• Tony WongTony Wong shoul­ders a large respon­si­bil­ity: as the Chief Exec­u­tive Offi­cer of the CRC for Water Sen­si­tive Cities, he leads an orga­ni­za­tion that ‘brings together the inter­dis­ci­pli­nary research exper­tise and thought-leadership to under­take research that will rev­o­lu­tionise water man­age­ment in Aus­tralia and over­seas.’

    At TEDx­Can­ber­raSa­lon 2013, Tony was qui­etly spo­ken, urbane and per­son­able. He deliv­ered with an under­stated pas­sion a pre­sen­ta­tion about water man­age­ment in cities. He launched with some hard-hitting facts: in the ‘angry sum­mer’ of 2013, over a period of 90 days, 123 Aus­tralian heat and tem­per­a­ture records were broken.

  • Marcus DaweIn his quest to create a business capturing carbon Mar­cus went back to basics. Ques­tion: In the longer term, how does the earth nor­mally absorb CO2? Answer: The earth’s crust is capa­ble of hold­ing more car­bon than any other place on earth. Ques­tion: How does it do this? Answer: With green mag­ne­sium – or vol­canic rock.

  • Will GrantWhile Will looks like a modern-day cow­boy – waist­coat, jeans, tie and boots – his think­ing is all busi­ness. He ques­tions the sta­tus quo: as the price of solar pan­els has dropped, coal is approach­ing par­ity in price – so why are we not decar­bon­is­ing our soci­ety?

  • Mark PesceMark is the only pre­sen­ter to be invited back to TEDx­Can­berra – he spoke at the inau­gural Can­berra event in 2010 – and in 2013 he picked up the theme that he left off a few years ago: our ‘hyper­con­nected’ world.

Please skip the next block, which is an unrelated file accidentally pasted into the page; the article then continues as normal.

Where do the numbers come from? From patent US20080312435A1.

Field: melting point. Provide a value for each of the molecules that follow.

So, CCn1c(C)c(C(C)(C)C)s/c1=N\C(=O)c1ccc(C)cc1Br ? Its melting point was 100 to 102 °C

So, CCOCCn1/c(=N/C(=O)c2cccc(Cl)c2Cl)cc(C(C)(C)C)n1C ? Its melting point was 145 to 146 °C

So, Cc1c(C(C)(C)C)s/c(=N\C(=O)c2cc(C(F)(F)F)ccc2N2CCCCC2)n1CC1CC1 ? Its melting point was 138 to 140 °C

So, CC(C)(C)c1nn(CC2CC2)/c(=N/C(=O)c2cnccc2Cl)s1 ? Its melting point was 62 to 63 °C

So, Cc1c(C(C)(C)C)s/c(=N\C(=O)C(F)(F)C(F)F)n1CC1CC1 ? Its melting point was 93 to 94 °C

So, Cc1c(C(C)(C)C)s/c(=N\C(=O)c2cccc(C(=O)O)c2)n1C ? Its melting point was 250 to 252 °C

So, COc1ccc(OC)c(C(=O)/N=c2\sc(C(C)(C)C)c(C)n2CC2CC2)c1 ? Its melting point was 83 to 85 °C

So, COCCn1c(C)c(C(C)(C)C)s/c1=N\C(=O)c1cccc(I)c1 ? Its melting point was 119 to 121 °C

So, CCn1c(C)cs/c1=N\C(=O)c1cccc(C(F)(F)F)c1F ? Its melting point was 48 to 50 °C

• JahlaJahla’s pop icon image belies her thought­ful approach to cli­mate change. As a philoso­pher, she ques­tions and chal­lenges our – and equally her own – con­tri­bu­tion to the cri­tique. No ‘cham­pagne social­ist, lim­ou­sine lib­eral [or] bour­geois bohemian’ she; Jahla shared with us her true cre­den­tials as a thinker and a doer.

  • VolunteersTEDxCanberra runs its events on the generous contributions of volunteer labor.

    What’s it like to be a volunteer? Our Comms Director, Bobby Graham, tells her story on the TEDxCanberra blog.

    If you’re interested in volunteering for TEDxCanberra, we’d love to hear from you!

  • What happens when you set up for TEDxCanberra?

    Here’s a look at the TEDxCanberra 2012 bump-in day.

Catch up here on all the news from TEDxCanberraSalon 2013 – Ready For Tomorrow.

Browse the talks posted from the conference (we’ll be posting them all as they become available), and scroll down to find blog posts, tweets and photos from TEDxCanberraSalon 2013 at the National Library of Australia.


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What is TEDxCanberra?

In the spirit of ideas worth spread­ing, TED has cre­ated a pro­gram called TED. TED is a pro­gram of local, self-organized events that bring peo­ple together to share a TED-like expe­ri­ence. Our event is called TEDCan­berra, where x = inde­pen­dently orga­nized TED event. At TEDCan­berra, TEDTalks video and live speak­ers will com­bine to spark deep dis­cus­sion and con­nec­tion in a small group. The TED Con­fer­ence pro­vides gen­eral guid­ance for the TED pro­gram, but indi­vid­ual TED events, includ­ing ours, are self-organized.
More about TEDxCanberra conferences »

  • Will Grant TEDxCanberraSalon 2013

    Will is based at the Australian National Centre for the Public Awareness of Science at ANU. Most of his work has focused on the interaction of science/technology and politics and also climate change. If you’re into that kind of thing, he tweets, writes in various places and has an intermittent (make him start it up again!) podcast...